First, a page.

Isothermal titration calorimetry (ITC) is a popular chemical analysis technique that can be used to measure macromolecular interactions and chemical and physical processes. ITC involves the measurement of heat flow to and from a measurement cell after each injection during a titration experiment. ITC has been useful to measure the thermodynamics of macromolecular interactions such as protein-ligand or protein-protein binding affinity and also chemical processes such as enzyme catalyzed reactions. The use of ITC in biocatalysis has a number of advantages as ITC enables the measurement of enzyme kinetic parameters in a direct manner and, in principle, can be used for most enzymes and substrates. ITC approaches have been developed to measure reversible and irreversible enzyme inhibition, the effects of molecular crowding on enzyme activity, the activity of immobilized enzymes and the conversion of complex polymeric substrates. A disadvantage is that in order to obtain accurate kinetic parameters special care has to be taken in proper experimental design and data interpretation, which unfortunately is not always the case in reported studies. Furthermore, special caution is necessary when ITC experiments are performed that include solvents, reducing agents and may have side reactions. An important bottleneck in the use of calorimetry to measure enzyme activity is the relatively low throughput, which may be solved in the future by sensitive chip based microfluidic enzyme calorimetric devices.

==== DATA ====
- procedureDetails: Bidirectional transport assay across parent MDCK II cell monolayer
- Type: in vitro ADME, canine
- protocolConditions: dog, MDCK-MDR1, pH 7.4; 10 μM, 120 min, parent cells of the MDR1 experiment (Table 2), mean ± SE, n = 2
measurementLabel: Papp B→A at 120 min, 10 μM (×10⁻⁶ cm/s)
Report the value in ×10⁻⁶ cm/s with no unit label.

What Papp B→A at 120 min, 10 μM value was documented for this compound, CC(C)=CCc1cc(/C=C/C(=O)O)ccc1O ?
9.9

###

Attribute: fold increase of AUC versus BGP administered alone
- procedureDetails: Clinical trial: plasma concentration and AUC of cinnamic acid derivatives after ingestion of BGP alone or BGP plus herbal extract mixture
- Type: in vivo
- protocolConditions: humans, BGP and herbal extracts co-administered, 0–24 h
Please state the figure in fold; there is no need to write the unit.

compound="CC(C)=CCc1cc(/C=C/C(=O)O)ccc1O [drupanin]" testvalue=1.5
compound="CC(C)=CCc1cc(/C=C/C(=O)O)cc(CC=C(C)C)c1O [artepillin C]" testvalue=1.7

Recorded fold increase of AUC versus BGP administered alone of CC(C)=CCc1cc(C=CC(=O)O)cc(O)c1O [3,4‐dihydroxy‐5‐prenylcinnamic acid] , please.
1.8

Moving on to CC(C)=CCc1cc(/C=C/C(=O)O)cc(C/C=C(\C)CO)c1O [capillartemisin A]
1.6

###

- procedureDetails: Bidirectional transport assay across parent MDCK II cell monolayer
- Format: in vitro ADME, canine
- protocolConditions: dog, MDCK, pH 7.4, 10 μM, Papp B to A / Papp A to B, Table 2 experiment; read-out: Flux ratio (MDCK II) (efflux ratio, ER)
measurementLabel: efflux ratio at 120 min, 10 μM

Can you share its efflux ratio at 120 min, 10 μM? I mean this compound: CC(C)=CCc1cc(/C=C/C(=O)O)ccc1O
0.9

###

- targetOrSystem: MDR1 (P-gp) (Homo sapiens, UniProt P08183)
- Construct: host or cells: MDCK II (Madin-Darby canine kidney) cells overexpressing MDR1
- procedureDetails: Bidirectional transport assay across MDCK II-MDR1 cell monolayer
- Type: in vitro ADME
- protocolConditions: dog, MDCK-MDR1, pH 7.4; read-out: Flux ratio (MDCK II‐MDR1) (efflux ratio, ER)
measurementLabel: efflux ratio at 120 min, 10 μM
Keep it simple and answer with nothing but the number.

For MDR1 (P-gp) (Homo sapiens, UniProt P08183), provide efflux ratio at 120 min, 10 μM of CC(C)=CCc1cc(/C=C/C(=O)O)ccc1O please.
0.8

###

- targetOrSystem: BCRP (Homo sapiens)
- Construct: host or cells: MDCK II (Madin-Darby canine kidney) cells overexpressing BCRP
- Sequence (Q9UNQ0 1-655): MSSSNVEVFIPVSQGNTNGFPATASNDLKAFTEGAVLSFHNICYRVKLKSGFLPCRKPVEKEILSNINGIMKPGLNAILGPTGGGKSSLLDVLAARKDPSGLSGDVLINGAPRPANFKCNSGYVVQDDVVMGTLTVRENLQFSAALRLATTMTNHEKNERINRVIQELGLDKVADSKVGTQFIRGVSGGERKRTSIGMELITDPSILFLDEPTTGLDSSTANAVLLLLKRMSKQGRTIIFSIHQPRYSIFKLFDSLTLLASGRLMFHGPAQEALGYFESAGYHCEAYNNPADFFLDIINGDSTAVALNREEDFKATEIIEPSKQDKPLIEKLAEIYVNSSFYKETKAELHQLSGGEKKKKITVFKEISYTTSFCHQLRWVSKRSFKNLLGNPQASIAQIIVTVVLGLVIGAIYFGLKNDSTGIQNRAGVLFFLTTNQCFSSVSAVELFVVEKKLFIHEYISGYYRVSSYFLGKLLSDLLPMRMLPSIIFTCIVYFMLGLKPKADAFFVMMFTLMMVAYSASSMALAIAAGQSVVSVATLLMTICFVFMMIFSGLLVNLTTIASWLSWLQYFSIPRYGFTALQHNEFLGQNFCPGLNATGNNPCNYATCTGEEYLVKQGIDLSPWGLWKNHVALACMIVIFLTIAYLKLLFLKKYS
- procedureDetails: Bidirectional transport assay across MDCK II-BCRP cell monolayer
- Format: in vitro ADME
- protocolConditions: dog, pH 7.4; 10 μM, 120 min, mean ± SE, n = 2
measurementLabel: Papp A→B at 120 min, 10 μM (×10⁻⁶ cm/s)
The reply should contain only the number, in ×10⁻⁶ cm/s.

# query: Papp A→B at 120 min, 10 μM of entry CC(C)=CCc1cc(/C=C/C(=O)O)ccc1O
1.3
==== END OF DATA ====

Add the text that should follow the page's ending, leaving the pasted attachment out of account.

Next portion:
- isothermal titration calorimetry
- enzyme kinetics
- enzyme inhibition
- reaction enthalpy